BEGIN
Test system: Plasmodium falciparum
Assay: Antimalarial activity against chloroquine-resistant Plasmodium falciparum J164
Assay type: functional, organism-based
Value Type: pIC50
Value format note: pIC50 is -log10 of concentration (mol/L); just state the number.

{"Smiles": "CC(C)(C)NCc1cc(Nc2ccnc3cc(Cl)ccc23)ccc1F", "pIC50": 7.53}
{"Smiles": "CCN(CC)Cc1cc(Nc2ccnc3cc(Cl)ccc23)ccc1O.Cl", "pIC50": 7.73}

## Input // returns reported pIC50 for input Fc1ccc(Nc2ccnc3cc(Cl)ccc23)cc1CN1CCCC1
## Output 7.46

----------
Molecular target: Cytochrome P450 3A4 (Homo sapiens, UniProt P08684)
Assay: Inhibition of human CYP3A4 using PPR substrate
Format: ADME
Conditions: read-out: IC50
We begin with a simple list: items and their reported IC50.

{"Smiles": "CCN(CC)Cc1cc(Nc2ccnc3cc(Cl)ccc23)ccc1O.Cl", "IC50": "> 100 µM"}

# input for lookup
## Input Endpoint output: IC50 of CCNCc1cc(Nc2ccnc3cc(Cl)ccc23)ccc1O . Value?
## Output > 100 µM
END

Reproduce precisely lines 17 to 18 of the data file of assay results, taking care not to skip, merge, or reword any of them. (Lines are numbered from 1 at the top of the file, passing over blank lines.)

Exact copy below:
# input for lookup
## Input Endpoint output: IC50 of CCNCc1cc(Nc2ccnc3cc(Cl)ccc23)ccc1O . Value?